The church prayer meeting ought to be life-giving, imparting grace to help and strength for the journey. For this to happen, part of the process of praying together as a church must involve our approach when we come together in the prayer meeting. There are things which each brother or sister must bring to the prayer meeting if the time is to be profitable and effectual–an open heart, faith, desire, Spirit-given earnestness, humility, transparency, expectation, and actual verbal expressions of confession and request. There must be an “opening of the heart”, as the 18th century Methodists often experienced in their fellowship meetings, which they actually called “the experience meeting.” There should be times, when the saints assemble, when we not only experience the ministry of the Word and the ministry of the Spirit, but also experience one another.

This week at our church prayer meeting this very reality occurred. The gentle breezes of the Spirit began to blow graciously, quietly, as one of our elders clearly felt that the church should not just pray together for needs and requests, but that we should pray directly for and pray over anyone who specifically desired prayer for their life or family.

After ten minutes of general prayer, a chair was set in the middle of the prayer meeting and the time was opened up to pray specifically for each other. This was optional of course; obviously no one was expected or manipulated to come; the elder gave the direction that whoever desired to be prayed for, was to take the chair and share their prayer need, if it was proper and fitting to share in public; if not, they were to simply ask for prayer.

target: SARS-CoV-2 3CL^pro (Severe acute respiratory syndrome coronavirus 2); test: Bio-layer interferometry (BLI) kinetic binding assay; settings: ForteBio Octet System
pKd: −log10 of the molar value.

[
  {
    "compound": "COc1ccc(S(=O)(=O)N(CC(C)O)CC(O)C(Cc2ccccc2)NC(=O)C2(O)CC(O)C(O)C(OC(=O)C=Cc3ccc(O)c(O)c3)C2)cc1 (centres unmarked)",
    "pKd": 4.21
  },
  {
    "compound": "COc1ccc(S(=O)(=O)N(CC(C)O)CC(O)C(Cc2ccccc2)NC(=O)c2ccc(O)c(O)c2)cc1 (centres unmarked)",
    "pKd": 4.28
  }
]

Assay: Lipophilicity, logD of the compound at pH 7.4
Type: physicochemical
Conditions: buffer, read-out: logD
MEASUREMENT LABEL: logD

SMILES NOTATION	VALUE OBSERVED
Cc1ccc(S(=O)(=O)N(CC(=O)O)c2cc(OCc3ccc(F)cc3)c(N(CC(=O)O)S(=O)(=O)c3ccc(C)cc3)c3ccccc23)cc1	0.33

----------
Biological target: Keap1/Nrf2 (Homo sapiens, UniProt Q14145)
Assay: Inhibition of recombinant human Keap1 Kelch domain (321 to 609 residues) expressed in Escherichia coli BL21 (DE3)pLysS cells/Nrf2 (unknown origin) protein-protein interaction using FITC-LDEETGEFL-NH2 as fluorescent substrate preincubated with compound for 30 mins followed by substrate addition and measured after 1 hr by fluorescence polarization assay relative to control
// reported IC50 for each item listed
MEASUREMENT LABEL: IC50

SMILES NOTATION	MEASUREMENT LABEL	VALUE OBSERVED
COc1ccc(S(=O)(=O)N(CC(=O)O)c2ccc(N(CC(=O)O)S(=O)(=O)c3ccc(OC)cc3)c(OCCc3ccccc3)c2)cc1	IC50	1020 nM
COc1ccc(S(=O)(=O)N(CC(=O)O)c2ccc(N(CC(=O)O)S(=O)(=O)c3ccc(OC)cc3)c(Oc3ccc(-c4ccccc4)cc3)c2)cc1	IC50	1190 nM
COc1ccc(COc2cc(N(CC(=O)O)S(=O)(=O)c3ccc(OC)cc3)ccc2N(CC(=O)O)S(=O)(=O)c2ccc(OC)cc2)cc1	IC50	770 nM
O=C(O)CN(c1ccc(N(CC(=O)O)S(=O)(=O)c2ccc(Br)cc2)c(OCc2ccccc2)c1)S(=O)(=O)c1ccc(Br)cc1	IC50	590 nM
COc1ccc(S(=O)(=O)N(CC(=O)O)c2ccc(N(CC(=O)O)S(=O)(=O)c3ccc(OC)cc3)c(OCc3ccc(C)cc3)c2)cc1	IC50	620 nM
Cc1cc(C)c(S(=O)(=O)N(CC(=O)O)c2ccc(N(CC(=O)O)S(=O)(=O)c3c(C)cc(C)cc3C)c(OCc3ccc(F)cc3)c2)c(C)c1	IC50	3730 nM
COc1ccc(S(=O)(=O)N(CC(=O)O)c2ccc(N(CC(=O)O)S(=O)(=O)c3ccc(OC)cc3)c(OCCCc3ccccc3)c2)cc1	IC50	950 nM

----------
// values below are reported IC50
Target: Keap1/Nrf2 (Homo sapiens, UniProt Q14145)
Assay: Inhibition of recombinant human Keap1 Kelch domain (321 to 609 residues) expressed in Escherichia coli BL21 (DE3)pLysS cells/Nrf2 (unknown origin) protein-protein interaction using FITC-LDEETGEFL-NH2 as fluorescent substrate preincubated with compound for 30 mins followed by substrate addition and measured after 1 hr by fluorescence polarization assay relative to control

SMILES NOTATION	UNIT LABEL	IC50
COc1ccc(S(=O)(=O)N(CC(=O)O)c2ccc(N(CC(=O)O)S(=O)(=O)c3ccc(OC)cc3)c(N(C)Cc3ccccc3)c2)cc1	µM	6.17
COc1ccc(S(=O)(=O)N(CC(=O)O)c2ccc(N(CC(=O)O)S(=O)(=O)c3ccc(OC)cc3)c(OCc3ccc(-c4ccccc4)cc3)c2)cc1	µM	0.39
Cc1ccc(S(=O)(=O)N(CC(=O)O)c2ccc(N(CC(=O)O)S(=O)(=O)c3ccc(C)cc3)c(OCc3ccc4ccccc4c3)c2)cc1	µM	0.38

Soon one after another, different brothers or sisters began take the chair; then as directed, 2 people would pray spontaneously for each one, as brethren were gathered around them. Quite a number came to be prayed for, with proper, honest sharing and confession of needs, which were only edifying and good.

From the beginning of the time of prayer, the spiritual breeze was blowing; there was a quickening of life, real grace, heart-felt love, humility, fervency, and effectual prayer that brought an impartation of strength, help, and grace to those present. Tears flowed, love was felt, strength was imparted, burdens were lifted, and faith was given in fresh ways.

To pray effectually for one another, up close and personal, is very real, experiential, and strengthening. It is love in action and love imparted. We knew the Lord was hearing and answering us as a church for one another. The Spirit was blowing fresh life as a breeze in the prayer meeting, with effects of power, love, and help.

At the close of the prayer meeting, we sang together from our hearts what we had just experienced together toward one another:

Blest be the tie that binds
Our hearts in Christian love;
The fellowship of kindred minds,
Is like to that above.

Before our Father’s throne
We pour our ardent prayers;
Our fears, our hopes, our aims are one,
Our comforts and our cares.

We share our mutual woes,
Our mutual burdens bear;
And often for each other flows
The sympathizing tear.

When we asunder part,
It gives us inward pain;
But we shall still be joined in heart
And hope to meet again.

Praying for one another in your own church brings divine blessing in ways that will come in no other way. It is love revealed, love expressed, and love exemplified.
Brethren, pray for one another.

– Mack Tomlinson

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